Toussaint–All Saints’ Day
Every year at this time the cemetery on the eastern side of the prebytère fills up with flowers–real and artificial–as relatives arrive all week to pay their respects and remember.
By November 1st it is full of colour, as the spotlight falls briefly on the tombs and graves of loved ones who have passed.
This annual pilgrimage of remembrance is a fine tradition which was new to us when we arrived.
But we’ve adopted it–or more precisely, adapted it….
On this day each year we open our Sketchbook of Remembrance–add the names of those that have died since last November and light a candle for everyone on the pages.
Family, friends and even beloved pets.
[We both lost brothers within months of each other–Peter and Storm–at the relatively young ages of 58 and 60.]
None of our parents was alive when we met.
We’re sure they would have got on however–despite the cross-cultural differences (Chicago and London!) and searched for common ground–even literally. We like to imagine them in the garden here –all four were keen gardeners.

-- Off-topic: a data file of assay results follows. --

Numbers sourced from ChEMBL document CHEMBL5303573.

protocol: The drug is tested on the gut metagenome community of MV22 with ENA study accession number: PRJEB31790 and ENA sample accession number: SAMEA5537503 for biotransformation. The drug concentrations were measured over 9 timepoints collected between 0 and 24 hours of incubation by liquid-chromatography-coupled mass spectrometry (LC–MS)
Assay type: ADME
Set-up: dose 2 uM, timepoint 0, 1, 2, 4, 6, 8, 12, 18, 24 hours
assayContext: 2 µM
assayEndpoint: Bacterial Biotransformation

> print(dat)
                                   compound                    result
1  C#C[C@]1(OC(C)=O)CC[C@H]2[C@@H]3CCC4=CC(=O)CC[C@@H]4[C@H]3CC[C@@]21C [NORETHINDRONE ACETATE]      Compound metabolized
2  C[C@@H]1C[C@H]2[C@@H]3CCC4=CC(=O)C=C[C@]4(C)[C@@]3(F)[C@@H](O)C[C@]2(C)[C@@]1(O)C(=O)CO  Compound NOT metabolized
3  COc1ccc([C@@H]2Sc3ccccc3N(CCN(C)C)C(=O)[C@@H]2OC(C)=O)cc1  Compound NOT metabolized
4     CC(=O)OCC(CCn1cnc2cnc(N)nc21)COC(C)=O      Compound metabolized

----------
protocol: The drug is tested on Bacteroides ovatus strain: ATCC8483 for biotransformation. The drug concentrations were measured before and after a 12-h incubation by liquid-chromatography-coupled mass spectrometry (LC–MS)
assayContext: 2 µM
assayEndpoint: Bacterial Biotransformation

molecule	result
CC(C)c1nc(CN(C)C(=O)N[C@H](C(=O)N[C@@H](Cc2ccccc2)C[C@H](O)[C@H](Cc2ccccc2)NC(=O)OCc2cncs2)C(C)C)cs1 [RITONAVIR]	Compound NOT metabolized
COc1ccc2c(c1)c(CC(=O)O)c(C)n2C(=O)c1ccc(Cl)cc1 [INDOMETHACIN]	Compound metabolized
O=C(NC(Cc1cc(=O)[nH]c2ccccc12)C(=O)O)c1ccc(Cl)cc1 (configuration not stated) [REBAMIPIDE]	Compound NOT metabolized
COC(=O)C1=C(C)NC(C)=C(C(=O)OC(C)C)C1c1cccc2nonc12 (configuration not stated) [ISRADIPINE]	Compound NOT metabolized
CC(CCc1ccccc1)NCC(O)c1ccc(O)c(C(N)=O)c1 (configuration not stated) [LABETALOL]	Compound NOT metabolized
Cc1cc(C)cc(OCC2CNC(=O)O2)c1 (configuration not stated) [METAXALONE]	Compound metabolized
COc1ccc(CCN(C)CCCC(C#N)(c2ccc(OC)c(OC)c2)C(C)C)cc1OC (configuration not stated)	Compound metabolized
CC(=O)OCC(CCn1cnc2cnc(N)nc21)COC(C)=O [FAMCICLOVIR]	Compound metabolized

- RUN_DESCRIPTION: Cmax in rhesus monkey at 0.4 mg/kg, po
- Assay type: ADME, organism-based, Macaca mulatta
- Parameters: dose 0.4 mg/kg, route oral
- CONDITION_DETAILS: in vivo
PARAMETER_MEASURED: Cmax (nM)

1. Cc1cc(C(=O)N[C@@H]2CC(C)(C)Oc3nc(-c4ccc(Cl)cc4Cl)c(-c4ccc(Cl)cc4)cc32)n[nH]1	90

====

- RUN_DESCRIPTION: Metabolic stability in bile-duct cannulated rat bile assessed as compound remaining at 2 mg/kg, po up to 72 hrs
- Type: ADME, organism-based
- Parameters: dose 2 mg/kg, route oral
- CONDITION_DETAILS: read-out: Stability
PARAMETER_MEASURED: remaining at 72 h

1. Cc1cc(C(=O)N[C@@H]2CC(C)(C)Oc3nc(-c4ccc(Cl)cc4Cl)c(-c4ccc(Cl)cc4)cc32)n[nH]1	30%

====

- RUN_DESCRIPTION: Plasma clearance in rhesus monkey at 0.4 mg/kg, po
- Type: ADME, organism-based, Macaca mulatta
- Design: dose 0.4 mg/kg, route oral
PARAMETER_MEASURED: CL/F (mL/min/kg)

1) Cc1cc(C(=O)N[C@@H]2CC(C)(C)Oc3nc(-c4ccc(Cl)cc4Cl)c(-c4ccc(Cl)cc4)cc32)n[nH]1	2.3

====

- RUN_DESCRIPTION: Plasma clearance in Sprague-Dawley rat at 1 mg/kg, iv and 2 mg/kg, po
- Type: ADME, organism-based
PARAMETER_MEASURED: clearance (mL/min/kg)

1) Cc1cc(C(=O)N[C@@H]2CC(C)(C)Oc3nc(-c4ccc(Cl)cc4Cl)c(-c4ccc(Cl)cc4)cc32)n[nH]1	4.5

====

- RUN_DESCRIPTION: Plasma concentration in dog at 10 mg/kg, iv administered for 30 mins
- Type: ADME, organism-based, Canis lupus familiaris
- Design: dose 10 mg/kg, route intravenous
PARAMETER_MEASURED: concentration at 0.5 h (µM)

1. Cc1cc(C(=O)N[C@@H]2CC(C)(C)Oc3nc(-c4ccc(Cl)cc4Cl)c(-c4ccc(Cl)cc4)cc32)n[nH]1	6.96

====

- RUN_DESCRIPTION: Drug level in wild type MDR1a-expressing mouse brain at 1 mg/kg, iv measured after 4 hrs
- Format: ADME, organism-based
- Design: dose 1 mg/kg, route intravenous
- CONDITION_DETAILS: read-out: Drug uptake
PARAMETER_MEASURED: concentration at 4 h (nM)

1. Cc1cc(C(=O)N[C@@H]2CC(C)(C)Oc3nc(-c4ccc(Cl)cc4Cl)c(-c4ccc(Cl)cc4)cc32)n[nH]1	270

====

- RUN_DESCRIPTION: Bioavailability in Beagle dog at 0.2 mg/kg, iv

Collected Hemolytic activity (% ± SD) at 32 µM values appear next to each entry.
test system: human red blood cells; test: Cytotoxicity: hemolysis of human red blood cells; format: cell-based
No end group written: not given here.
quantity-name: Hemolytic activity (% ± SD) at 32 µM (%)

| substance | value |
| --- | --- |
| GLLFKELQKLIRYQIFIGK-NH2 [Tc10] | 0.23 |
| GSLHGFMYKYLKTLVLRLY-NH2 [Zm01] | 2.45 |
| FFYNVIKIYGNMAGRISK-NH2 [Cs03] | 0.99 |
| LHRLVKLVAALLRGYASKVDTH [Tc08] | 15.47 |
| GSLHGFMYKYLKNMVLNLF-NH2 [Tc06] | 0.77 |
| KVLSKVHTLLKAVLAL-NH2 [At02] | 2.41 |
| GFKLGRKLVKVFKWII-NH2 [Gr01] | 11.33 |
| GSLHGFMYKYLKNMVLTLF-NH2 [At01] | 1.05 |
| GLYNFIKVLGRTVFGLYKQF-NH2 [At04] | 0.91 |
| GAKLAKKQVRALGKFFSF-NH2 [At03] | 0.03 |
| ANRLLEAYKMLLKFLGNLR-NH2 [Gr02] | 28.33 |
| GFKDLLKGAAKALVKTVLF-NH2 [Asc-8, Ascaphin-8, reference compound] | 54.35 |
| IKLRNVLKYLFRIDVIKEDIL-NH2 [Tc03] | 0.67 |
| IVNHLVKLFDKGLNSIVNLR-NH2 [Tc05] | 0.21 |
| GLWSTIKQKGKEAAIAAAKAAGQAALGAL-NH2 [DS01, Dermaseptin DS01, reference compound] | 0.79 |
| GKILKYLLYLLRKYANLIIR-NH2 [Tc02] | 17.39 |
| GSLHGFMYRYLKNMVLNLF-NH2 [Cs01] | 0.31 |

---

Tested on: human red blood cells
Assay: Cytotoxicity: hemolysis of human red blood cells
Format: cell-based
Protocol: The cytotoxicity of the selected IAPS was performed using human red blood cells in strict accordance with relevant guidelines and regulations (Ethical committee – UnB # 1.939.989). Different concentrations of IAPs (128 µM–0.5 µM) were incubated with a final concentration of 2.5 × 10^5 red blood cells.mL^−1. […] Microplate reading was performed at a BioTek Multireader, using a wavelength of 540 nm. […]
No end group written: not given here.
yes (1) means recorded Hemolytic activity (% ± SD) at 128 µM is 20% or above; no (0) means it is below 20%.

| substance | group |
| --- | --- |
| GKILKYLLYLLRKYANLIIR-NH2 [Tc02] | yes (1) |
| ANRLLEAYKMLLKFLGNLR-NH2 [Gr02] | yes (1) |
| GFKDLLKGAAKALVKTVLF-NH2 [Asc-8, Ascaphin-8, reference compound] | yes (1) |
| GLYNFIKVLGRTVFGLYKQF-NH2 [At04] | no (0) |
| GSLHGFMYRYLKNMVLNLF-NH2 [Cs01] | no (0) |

Meredith and I would happily have sat back and watched, while Dodie & Speed and Molly & Tony rolled up their sleeves and “mucked in”!
We’d have their “gin & tonics” or “whisky & sodas”–the chosen tipple of that generation–on hand at the end of the session and look forward to some “grown up talk” among equals.
It’ll never happen of course and we miss them. But this adopted ritual in a foreign land helps in remembering them at this time when–so it’s said–the veil between the worlds of the living and the dead is at its thinnest.